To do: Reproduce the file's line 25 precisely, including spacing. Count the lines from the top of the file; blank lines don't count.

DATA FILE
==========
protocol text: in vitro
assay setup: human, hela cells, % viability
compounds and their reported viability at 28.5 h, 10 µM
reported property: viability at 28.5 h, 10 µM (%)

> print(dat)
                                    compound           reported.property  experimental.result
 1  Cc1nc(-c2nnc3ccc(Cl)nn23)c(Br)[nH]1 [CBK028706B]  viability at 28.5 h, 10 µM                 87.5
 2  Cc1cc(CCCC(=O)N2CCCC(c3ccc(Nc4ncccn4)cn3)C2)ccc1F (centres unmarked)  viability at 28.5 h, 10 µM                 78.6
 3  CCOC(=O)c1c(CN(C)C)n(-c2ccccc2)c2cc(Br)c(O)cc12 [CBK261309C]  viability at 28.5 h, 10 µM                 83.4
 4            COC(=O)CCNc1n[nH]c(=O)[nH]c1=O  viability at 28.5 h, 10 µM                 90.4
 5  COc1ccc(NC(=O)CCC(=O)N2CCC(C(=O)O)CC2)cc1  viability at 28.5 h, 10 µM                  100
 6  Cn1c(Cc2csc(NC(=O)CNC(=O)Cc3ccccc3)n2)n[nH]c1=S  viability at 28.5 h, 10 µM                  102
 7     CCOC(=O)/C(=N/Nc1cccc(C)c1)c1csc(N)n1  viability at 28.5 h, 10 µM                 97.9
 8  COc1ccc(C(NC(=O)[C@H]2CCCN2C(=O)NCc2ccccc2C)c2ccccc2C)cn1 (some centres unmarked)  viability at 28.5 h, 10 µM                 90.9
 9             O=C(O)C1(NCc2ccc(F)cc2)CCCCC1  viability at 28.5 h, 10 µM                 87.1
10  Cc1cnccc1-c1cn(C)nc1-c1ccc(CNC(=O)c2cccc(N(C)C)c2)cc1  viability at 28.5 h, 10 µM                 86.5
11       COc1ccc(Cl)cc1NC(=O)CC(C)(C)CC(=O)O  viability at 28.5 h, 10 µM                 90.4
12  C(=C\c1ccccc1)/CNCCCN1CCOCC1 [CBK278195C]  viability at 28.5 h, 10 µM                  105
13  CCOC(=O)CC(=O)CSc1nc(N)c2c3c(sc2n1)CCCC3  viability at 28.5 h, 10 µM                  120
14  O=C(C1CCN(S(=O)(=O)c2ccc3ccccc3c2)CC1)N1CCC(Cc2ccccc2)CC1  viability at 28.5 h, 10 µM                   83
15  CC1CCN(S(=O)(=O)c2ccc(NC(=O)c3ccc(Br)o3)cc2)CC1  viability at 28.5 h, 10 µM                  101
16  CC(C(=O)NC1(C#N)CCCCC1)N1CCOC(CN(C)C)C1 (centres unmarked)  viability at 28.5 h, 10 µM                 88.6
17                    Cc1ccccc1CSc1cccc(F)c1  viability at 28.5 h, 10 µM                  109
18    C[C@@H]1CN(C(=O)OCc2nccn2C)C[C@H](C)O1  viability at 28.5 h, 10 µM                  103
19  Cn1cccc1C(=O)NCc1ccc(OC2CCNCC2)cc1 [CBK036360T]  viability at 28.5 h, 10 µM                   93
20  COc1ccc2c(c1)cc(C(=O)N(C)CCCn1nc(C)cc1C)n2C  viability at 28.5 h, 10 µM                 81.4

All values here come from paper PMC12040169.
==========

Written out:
19  Cn1cccc1C(=O)NCc1ccc(OC2CCNCC2)cc1 [CBK036360T]  viability at 28.5 h, 10 µM                   93